Re: Truck bearings: Solid vs. RB


devansprr
 

Gentlemen,

If we wish to be precise, then the term solid bearing is incorrect, and in fact does not appear in engineering mechanics texts.

The bearings we are discussing are "journal" bearings, and they are of the Hydrodynamic sub-type.

The term "anti-friction" bearing is applied to roller bearings and other types of bearings where the main relative motion is rolling instead of sliding.

I can understand why marketing types might then label Journal bearings "friction" bearings, even if mechanical engineers never did.

Journal bearings use some form of lubrication between two sliding surfaces. Hydrodynamic journal bearings draw lubricating oil into the bearing gap using fluid mechanics. The lubricant is not under pressure (as it is in auto engines, which use Hydrostatic journal bearings.)

From my engineering book:

"The film pressure is created by the moving surface itself pulling the lubricant into a wedge shaped zone at a velocity sufficiently high to create the pressure necessary to separate the surfaces against the load on the bearing."

This is why the friction of hydrodynamic journal bearings can be so high when they first begin to turn. They may first start with direct metal-to-metal contact but even with a very thin oil film the drag can be much higher than "normal". Since journal bearing friction is a function of film thickness - the thinner the film, the higher the friction (mathematically this friction is a function of one over the film thickness). As speed increases the bearing is designed to induct more oil to create a thicker film.

This is much different than roller bearings, and helps to explain why, during the steam era, if the train got under a few mph and the locomotive lacked the pull to accelerate, the train could just "grind" (figuratively, not literally) to a halt. And it explains why steam era engineers didn't walk out trains at very low speeds - better to keep the moving cars above the speed that could lead to a sure stall as more cars were placed in motion (and hence all of that slack action - a good reason for those buffered draft gear and underframes).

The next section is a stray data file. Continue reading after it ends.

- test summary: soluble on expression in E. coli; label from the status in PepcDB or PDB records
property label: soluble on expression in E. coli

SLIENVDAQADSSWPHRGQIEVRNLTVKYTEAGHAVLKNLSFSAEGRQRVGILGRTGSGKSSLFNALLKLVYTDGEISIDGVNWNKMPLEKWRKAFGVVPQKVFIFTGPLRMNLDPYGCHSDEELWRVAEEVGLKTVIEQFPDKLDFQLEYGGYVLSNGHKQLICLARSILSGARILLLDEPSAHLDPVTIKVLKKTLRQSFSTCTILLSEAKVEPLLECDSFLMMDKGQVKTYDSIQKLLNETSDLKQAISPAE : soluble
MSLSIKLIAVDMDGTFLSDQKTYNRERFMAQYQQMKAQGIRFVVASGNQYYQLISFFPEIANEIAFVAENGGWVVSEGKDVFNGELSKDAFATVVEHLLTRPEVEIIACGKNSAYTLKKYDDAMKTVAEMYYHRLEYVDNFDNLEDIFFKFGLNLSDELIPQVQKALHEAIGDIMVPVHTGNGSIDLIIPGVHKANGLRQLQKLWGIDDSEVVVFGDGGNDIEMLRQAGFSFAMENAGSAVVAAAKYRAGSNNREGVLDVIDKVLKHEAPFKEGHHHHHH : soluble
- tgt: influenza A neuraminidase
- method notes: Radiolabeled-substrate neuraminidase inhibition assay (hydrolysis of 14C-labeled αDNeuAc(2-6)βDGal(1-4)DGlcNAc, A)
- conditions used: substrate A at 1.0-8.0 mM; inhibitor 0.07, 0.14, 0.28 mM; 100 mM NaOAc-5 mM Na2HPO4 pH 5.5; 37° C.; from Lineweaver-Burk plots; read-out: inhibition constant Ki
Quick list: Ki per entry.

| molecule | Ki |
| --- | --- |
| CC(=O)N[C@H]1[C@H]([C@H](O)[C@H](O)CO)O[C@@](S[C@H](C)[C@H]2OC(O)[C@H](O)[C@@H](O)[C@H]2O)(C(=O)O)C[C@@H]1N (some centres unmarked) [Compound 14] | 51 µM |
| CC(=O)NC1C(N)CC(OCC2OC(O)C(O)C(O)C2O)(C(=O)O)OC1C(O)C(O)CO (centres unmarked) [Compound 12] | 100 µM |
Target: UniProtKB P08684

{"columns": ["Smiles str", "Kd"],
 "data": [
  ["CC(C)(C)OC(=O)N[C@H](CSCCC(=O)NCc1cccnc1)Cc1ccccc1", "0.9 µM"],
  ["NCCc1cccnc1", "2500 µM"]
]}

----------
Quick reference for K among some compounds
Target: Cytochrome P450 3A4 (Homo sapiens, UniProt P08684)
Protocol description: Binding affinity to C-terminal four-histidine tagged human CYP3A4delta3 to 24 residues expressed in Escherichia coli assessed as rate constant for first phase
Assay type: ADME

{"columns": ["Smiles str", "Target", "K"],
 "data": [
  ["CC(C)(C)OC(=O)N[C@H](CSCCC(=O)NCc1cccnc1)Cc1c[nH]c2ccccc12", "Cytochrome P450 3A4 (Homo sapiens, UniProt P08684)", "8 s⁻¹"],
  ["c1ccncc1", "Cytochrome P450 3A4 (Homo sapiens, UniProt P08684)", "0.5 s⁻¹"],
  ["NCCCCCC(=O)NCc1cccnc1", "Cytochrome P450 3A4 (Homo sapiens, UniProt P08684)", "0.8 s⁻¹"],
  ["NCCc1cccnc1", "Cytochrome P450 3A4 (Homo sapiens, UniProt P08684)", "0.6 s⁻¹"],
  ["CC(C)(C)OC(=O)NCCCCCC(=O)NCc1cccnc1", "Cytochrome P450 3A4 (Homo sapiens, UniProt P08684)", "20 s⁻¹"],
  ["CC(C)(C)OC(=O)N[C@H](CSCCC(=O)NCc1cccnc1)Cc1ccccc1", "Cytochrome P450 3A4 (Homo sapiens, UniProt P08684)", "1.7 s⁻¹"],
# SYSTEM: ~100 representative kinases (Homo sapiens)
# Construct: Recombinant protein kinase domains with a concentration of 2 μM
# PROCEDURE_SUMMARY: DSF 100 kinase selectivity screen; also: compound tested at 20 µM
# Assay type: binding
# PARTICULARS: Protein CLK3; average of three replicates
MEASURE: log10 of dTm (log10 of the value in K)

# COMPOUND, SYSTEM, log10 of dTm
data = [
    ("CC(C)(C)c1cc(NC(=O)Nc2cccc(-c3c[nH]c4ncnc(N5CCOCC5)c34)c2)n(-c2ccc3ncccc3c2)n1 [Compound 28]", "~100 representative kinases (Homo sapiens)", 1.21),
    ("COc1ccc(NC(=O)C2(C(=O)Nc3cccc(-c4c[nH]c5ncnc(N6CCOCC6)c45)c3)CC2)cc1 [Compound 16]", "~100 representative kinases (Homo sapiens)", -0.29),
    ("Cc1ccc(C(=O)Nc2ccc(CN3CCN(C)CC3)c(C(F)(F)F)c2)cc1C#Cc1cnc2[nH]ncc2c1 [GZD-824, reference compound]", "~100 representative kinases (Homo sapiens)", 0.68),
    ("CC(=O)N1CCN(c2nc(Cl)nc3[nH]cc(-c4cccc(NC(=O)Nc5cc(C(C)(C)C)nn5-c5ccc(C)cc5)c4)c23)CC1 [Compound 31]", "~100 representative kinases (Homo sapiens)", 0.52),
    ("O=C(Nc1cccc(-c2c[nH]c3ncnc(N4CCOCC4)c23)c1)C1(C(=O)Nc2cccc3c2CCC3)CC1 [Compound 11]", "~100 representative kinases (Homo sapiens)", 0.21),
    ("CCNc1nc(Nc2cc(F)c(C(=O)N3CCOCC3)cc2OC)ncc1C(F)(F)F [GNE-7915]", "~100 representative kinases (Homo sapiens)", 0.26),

So for steam era journal bearings, until the speed increased to a point where the design film thickness was established, friction could actually drop as speed increased. I do not know the "crossover" speed where drag began to increase as speed increased. Conversely, this crossover speed was also the speed where drag INCREASED as speed dropped. Perhaps it is in an old railroad engineering book.

Makes one wonder if steam may have lasted a little longer if roller bearings had been more widely applied - they are much easier to start and keep rolling at low speeds, which was often a steam locomotive's greatest challenge, and helps explain why steam locomotives pulling modern trains under heavy loads seem to do so well - probably better than when they were built.

This also explains why journal bearing cars appear to come to a sudden stop in the last phase of coasting - they actually do stop quickly (think about the implications for a journal bearing era hump yard.) As they slow, the friction will increase significantly once the film begins to thin (and the slower speed results in an even thinner film - so the friction rapidly builds as the car comes to a stop). I bet hump rider's intuitively understood this, even if they did not know the physics.

Richard is correct that once the steady state film thickness was established (at some unknown, to me, speed) the friction increased with speed - but only linearly, so the total friction per unit distance traveled was nearly constant (no journal bearing fuel penalty for running faster - but there was a fuel penalty for aerodynamic drag at higher speeds.) Note that friction equals heat generation, so the high speed risk was that the heat generated per unit time increased (but not per unit distance traveled), and it could reach a point where the heat could not be rejected fast enough to the atmosphere, and the oil would overheat, potentially resulting in loss of the bearing film - and... Hot box)